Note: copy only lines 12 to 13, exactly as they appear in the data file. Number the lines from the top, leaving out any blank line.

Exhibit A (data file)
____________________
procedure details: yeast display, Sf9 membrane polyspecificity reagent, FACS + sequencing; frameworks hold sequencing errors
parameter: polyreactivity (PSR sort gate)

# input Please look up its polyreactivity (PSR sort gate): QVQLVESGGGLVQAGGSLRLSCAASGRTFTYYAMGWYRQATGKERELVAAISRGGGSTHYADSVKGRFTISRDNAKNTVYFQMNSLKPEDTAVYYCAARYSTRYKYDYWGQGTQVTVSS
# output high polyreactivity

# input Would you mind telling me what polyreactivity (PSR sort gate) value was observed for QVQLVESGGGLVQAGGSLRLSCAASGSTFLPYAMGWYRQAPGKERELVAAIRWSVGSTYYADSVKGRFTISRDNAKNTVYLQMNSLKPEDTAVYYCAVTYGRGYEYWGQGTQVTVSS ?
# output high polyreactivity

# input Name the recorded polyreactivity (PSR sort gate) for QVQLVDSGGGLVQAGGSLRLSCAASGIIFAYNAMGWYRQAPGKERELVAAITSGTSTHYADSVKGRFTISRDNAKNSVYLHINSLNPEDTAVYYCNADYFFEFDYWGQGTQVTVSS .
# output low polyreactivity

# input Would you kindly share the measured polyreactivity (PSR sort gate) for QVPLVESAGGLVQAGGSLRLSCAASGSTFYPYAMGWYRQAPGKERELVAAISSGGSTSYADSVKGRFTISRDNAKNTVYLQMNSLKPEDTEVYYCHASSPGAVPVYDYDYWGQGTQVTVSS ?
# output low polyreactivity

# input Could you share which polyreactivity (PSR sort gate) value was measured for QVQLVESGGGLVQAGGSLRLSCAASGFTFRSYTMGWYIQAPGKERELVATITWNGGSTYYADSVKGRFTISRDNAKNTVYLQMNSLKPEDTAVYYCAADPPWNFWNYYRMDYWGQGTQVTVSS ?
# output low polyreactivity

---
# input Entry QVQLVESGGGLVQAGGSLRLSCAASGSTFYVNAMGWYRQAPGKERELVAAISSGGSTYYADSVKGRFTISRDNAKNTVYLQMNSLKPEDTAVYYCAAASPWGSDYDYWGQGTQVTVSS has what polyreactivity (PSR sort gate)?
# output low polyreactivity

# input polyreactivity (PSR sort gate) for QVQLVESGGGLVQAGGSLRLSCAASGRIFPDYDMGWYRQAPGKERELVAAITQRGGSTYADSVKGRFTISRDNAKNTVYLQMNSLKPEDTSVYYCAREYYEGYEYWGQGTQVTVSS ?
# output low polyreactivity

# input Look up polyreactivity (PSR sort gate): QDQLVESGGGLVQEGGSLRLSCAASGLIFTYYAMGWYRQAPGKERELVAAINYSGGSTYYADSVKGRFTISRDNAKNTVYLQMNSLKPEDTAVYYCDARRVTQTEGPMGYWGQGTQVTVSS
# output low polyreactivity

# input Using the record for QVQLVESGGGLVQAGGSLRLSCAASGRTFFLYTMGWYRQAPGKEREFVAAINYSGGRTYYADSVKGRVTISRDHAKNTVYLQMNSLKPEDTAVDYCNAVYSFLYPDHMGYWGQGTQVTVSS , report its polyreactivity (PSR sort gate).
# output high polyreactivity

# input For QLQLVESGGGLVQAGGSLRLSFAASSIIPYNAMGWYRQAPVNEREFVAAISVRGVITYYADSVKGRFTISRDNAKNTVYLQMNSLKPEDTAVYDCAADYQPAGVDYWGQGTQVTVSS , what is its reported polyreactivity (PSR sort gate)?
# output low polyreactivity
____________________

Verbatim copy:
# output low polyreactivity

---